(Cite as: 88 Or.App. 176, 744 P.2d 596)

Court of Appeals of Oregon.

In the Matter of Cooke, Richard; Cooke, Elizabeth, Children.

STATE ex rel. JUVENILE DEPARTMENT OF MULTNOMAH COUNTY and Children's Services

Division, Respondents,

v.

Sandra COOKE, Appellant.

66666, 66666A; CA A42543.


Argued and Submitted Sept. 11, 1987.

Decided Oct. 28, 1987.


**597
*176 Caryanne C. VanCoevering, Portland, argued the cause and filed the brief for appellant.


Michael Livingston, Asst. Atty. Gen., Salem, argued the cause for respondents. With him on the brief were Dave Frohnmayer, Atty. Gen., Virginia L. Linder, Sol. Gen. and Charlene Woods, Asst. Atty. Gen., Salem.


Before WARDEN, P.J., and VAN HOOMISSEN and YOUNG, JJ.


*178 VAN HOOMISSEN, Judge.


Mother, a Lummi Indian, appeals a trial court order which found her children to be within the jurisdiction of the juvenile court because of her neglect of them. The court made the children wards of the court and committed them to the legal custody of the Children's Services Division (CSD). The court recommended that the children remain in mother's physical custody. The dispositive issue is whether the court was required to comply with the Indian Child Welfare Act (ICWA), 25 U.S.C. §§ 1901-1963, before finding that the children were within its jurisdiction. We hold that it was required to do so and that it did not. Therefore, we reverse.


Under the ICWA, a state court may not order foster care placement of an Indian child

"in the absence of a determination, supported by clear and convincing evidence, including testimony of qualified expert witnesses, that the continued custody of the child by the parent or Indian custodian is likely to result in serious emotional or physical damage to the child." 25 U.S.C. § 1912(e). (Emphasis supplied.)

We have held that the expert witness must usually be someone with special knowledge of and sensitivity to Indian culture. State ex rel Juv. Dept. v. Charles, 70 Or.App. 10, 16-17, 688 P.2d 1359 (1984), rev. dismissed 299 Or. 341, 701 P.2d 1052 (1985); but see State ex rel Juv. Dept. v. Tucker, 76 Or.App. 673, 682-84, 710 P.2d 793 (1985), rev. den. 300 Or. 605, 717 P.2d 1182 (1986). In this case, no expert witness testified, although a social worker did make suggestions concerning placement of the children. There is no suggestion that that social worker had any expertise in Indian culture. If the ICWA applies, the court's order violates it.


Plaintiff asserts that the ICWA does not apply. It points out that the act defines "foster care placement" to mean

"any action removing an Indian child from its parent or Indian custodian for temporary placement in a foster home or institution or the home of a guardian or conservator where the parent or Indian custodian cannot have the child returned upon demand, but where parental rights have not been terminated [.]" 25 U.S.C. § 1903(1)(i).

Although the court could have ordered the children placed in *179 foster care after finding jurisdiction in this case, it did not do so. Therefore, plaintiff says, the court did not need to follow ICWA procedures and will not need to do so unless there is a later attempt to change the placement of the children. In short, plaintiff argues, the actual rather than the potential result of the proceeding should determine the role which the ICWA plays in it.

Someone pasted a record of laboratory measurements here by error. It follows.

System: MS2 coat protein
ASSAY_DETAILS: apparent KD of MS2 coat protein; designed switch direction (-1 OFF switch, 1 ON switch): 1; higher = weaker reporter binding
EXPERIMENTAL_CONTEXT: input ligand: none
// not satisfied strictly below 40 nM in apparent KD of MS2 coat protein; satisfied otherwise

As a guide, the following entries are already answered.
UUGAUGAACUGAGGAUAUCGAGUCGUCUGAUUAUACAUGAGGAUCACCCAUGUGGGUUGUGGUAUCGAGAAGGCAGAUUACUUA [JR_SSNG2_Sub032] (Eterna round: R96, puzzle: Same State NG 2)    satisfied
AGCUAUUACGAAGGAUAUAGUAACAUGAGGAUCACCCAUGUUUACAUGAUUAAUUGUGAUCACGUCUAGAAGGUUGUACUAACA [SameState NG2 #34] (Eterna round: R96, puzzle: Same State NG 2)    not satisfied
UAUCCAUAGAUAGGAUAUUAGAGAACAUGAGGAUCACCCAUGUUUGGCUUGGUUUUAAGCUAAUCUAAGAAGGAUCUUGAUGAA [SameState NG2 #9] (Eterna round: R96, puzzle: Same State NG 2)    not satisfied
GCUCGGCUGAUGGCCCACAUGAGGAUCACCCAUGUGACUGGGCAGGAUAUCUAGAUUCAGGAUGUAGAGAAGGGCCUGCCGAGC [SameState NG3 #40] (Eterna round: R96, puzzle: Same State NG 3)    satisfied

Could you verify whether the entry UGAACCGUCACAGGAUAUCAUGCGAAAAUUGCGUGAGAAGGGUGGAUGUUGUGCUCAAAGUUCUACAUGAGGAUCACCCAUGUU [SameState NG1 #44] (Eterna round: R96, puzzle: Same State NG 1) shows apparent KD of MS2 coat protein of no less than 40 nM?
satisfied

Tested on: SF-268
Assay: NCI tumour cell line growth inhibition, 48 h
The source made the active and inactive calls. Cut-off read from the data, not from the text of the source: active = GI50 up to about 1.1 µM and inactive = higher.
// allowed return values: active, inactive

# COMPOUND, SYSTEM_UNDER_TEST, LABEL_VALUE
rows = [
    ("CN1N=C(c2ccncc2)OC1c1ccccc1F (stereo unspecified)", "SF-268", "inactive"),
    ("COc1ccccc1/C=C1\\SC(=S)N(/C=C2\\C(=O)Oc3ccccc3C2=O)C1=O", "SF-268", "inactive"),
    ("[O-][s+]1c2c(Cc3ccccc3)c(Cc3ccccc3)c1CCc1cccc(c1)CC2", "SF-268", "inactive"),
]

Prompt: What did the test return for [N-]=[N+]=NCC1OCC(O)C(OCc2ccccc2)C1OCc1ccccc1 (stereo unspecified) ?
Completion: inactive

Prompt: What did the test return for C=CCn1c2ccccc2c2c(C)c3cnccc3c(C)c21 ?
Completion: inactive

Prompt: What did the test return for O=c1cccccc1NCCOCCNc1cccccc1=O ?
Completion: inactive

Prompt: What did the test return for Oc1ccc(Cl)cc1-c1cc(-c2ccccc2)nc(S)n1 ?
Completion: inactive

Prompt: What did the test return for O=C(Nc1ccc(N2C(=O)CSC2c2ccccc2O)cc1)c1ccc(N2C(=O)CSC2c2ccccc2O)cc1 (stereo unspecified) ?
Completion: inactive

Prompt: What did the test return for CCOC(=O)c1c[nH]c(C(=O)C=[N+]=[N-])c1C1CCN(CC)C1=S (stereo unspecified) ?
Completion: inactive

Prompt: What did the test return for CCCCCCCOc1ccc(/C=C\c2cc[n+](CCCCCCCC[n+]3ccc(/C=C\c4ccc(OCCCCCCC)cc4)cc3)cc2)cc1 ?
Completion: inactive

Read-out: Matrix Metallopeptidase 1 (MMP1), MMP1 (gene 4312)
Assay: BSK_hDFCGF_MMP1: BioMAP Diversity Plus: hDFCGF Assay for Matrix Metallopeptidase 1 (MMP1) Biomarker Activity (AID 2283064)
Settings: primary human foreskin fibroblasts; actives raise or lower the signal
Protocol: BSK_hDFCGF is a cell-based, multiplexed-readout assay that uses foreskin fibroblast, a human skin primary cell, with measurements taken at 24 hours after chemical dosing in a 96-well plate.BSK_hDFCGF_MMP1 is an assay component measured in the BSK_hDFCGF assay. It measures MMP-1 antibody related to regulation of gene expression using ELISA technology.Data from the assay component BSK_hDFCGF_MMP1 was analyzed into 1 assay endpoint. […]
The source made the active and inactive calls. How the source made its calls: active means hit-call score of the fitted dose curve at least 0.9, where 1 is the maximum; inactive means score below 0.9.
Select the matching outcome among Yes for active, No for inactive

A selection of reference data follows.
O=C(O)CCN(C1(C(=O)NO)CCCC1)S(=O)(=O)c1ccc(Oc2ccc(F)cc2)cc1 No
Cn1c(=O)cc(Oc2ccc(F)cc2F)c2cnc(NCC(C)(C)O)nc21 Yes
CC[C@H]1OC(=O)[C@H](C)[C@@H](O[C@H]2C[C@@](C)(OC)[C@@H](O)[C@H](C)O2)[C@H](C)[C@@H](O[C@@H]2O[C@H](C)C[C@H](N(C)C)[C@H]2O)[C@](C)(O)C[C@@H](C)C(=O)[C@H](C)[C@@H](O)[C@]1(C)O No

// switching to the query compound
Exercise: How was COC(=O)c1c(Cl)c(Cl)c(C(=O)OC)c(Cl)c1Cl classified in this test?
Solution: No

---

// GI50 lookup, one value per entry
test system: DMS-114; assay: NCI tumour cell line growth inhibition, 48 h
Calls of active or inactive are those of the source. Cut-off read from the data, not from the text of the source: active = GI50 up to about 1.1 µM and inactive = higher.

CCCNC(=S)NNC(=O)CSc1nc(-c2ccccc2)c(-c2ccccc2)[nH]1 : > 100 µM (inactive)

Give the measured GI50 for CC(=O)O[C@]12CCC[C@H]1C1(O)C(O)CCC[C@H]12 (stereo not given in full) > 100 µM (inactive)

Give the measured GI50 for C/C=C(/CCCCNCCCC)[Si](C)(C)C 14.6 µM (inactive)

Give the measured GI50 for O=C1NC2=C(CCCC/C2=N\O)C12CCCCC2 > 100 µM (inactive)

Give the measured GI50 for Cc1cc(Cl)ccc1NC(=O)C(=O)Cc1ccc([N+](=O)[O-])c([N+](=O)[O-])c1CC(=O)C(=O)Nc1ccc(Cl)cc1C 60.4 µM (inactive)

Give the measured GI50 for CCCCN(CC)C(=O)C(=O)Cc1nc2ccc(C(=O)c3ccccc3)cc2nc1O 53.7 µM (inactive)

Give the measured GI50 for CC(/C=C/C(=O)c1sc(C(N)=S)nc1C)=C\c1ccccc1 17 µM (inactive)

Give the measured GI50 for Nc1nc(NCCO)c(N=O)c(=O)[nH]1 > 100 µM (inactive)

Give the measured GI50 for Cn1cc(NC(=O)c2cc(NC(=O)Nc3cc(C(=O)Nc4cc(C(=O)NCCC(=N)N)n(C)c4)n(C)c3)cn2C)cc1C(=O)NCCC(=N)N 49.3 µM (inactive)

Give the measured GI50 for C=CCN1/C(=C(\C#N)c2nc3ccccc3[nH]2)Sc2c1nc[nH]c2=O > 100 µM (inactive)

Plaintiff's argument would require the court to speculate about the outcome of a **598 juvenile proceeding in order to determine what role ICWA would play and would encourage the agency to base its recommended disposition on issues other than the children's best interests. It would allow the court and the agency to become deeply involved in the children's family while ignoring the requirement that they consider the children's cultural heritage. They could avoid providing the required procedural protections until almost the very end of the process, making the ultimate decision a fait accompli. We agree with the Iowa Supreme Court:

"A proceeding to determine whether the children are in need of assistance due to the mother's unfitness could result in temporary foster home placement of these Indian children and clearly falls under the ICWA." In Interest of J.R.H., 358 NW2d 311, 321, (Iowa 1984). (Emphasis supplied.)


Plaintiff also misunderstands the effect of the court's order. The court made the children wards of the court and placed them in the legal custody of CSD. Although it ordered that physical custody remain with mother while she underwent in-patient alcohol treatment, that order was in fact a recommendation. The court cannot order any placement. ORS 419.507(1)(b)(B), (D). The formal commitment order shows as much, describing the court's order as a "placement preference." In explaining his decision at the hearing, the judge said that he thought that the children should be with mother during the in-patient treatment "unless there ends up being a problem."


When the court found the children to be within its jurisdiction, it changed the framework of future decisions. Issues would then be treatment and placement, not jurisdiction. Plaintiff's argument would require a full retrial on the jurisdictional issue before either CSD or the court could make a new placement decision. There would thus be two separate *180 trials on one issue in ICWA cases. The law simply does not distinguish, as plaintiff would have it do, between regular juvenile court jurisdiction and ICWA jurisdiction. If the ICWA is to play the role which Congress intended, it must be when the merits are first decided. The court did not allow that here. [FN1]


FN1. Mother's assignments of error concerning evidentiary issues do not require discussion.


Reversed and remanded for further proceedings not inconsistent with this opinion.


88 Or.App. 176, 744 P.2d 596


 

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